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17 April 2008 Edition

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Internal documents obtained by Sinn Féin TD reveal consultants' fears

Sinn Féin Health spokesperson and Cavan/Monaghan TD Caoimhghín Ó Caoláin

Sinn Féin Health spokesperson and Cavan/Monaghan TD Caoimhghín Ó Caoláin

Monaghan and Cavan hospitals face ‘catastrophic situation’


By Mícheál Mac Donncha

INTERNAL correspondence from consultants at Monaghan General Hospital to Health Service Executive management obtained by Sinn Féin Health spokesperson and Cavan/Monaghan TD Caoimhghín Ó Caoláin reveals that the hospital is facing a “catastrophic situation” which could result in the deaths of patients. Further downgrading will place an intolerable burden on an already-struggling Cavan General Hospital.
The latest crisis has been provoked by the attempt of HSE management to discontinue the ventilation facility at Monaghan General Hospital which was due to close on 7 April. The closure has not taken place because consultants at Monaghan are refusing to operate proposed new protocols for the treatment of patients requiring acute care. The consultants say that the removal of the ventilation facility will lead to the ending of all acute medical admissions in Monaghan resulting in “mortality for patients”.
Caoimhghín Ó Caoláin said that the correspondence from consultants at Monaghan General Hospital to Health Service Executive management shows that the hospital is facing, in the words of the medical professionals themselves, “a catastrophic situation”.
The Sinn Féin Dáil leader argued: 
“If the HSE is allowed to proceed with its plan to end all acute medical admissions at Monaghan General Hospital, then facilities will have to be found for the treatment of the 3,000 acute medical admissions to Monaghan per annum. The main burden will fall on Cavan General Hospital which already has to cater for 5,000 such admissions per annum and which currently has 160 per cent bed occupancy – in other words, it has 60 per cent more patients awaiting beds than there are beds available in the hospital.”
The consultants’ correspondence makes very clear that with only some 25 additional beds proposed for Cavan, the proposed downgrading of Monaghan is totally untenable, Ó Caoláin said.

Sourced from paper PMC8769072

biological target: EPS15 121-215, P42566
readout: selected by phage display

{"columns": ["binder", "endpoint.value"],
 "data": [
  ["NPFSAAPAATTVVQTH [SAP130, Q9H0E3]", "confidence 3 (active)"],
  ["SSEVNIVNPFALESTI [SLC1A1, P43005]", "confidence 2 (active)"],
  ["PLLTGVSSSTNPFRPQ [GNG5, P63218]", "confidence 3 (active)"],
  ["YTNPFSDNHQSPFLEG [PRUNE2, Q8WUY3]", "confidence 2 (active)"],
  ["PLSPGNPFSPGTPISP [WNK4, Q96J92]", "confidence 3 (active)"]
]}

“I commend the Monaghan consultants for refusing to agree and operate the protocols proposed by the HSE. As a result of their stand the HSE has not been able to enforce the closure of the Monaghan ventilation facility.
“I can also reveal that an existing protocol, not previously known publicly, states that Monaghan is only allowed to have three patients on trolleys awaiting admission at any one time. If a fourth patient presents they must be moved to Cavan or another hospital.”
In the first three months of 2008, some 78 patients were moved from Monaghan in this way. Eighteen patients left Monaghan untreated rather than go to another hospital. “This protocol serves only to disguise the true need and demand for services at Monaghan,” the Cavan/Monaghan Sinn Féin TD said.
He said that just as significant as the strong protest from the consultants about the proposed ending of acute medical admissions is their assertion that, since returning ‘on-call’ in 2005, Monaghan General Hospital has functioned very well and provided a high standard of care to patients with acute medical illnesses. This reflects the positive experience of the overwhelming majority of people in the area served by the hospital.
“All of this unquestionably gives the lie to the utterly false and misleading claims by HSE management and Health Minister Mary Harney that the downgrading of Monaghan General Hospital is based on patient safety and achieving better standards of care. It is no such thing. It is driven by cost-cutting and a ruthless centralisation agenda.
“The HSE is enforcing flawed strategic plans in the most high-handed manner regardless of the impact on patient care.
“This correspondence exposes how bureaucrats have sought to enforce protocols for the care of patients against the wishes of the medical professionals who have to deliver that care.
“I stress that senior HSE management is in no way representative of the vast majority of people who work for the HSE, whether directly in patient care or other back-up services and who have the needs of patients at heart.
“As someone who last year suffered a heart attack and personally experienced the life-saving care of my local hospital in Monaghan, I share the concern and anger of my community that this vital facility is being taken away from us.”
The Cavan/Monaghan TD said that the implications of the HSE plans are very serious for Cavan General Hospital. It will not be able to cater for 8,000 acute medical admissions per annum. Any notion that somehow Monaghan’s loss is Cavan’s gain is “totally spurious”, he added. Patient care in both counties and in the north-east region will be adversely affected. “For the sake of both hospitals and all who depend on them, these plans must be resisted.”
The Sinn Féin Dáil leader concluded:
“I understand that GPs in County Monaghan are writing to Stephen Mulvaney, Network Manager, HSE. They say Monaghan Hospital will go ‘off call’ if the ventilation facility is closed and that patient care is not at the centre of HSE decision-making.
“Monaghan General Hospital is the victim of political decision-making on healthcare at Government level which takes no account of the reality of people’s lives. I will be challenging Taoiseach Bertie Ahern, Health Minister Mary Harney and all their Fianna Fáil and Green Party Government colleagues on this and I urge people throughout Counties Cavan and Monaghan and beyond to challenge Government and Government-supporting TDs also.” 

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